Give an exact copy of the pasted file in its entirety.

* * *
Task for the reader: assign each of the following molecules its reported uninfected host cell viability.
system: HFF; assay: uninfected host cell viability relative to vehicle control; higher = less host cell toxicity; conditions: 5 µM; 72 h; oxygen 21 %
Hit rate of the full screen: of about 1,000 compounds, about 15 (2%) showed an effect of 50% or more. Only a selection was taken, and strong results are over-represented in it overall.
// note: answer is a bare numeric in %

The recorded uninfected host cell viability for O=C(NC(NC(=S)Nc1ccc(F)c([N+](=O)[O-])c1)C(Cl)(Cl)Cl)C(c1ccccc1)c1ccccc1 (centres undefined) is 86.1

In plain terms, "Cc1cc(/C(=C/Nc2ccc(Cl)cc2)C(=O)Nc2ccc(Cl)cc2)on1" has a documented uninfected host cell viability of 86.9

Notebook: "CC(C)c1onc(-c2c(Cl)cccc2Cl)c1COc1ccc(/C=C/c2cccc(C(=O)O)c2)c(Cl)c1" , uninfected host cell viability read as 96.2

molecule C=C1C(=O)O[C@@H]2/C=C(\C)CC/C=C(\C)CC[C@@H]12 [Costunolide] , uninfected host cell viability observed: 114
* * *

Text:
Task for the reader: assign each of the following molecules its reported uninfected host cell viability.
system: HFF; assay: uninfected host cell viability relative to vehicle control; higher = less host cell toxicity; conditions: 5 µM; 72 h; oxygen 21 %
Hit rate of the full screen: of about 1,000 compounds, about 15 (2%) showed an effect of 50% or more. Only a selection was taken, and strong results are over-represented in it overall.
// note: answer is a bare numeric in %

The recorded uninfected host cell viability for O=C(NC(NC(=S)Nc1ccc(F)c([N+](=O)[O-])c1)C(Cl)(Cl)Cl)C(c1ccccc1)c1ccccc1 (centres undefined) is 86.1

In plain terms, "Cc1cc(/C(=C/Nc2ccc(Cl)cc2)C(=O)Nc2ccc(Cl)cc2)on1" has a documented uninfected host cell viability of 86.9

Notebook: "CC(C)c1onc(-c2c(Cl)cccc2Cl)c1COc1ccc(/C=C/c2cccc(C(=O)O)c2)c(Cl)c1" , uninfected host cell viability read as 96.2

molecule C=C1C(=O)O[C@@H]2/C=C(\C)CC/C=C(\C)CC[C@@H]12 [Costunolide] , uninfected host cell viability observed: 114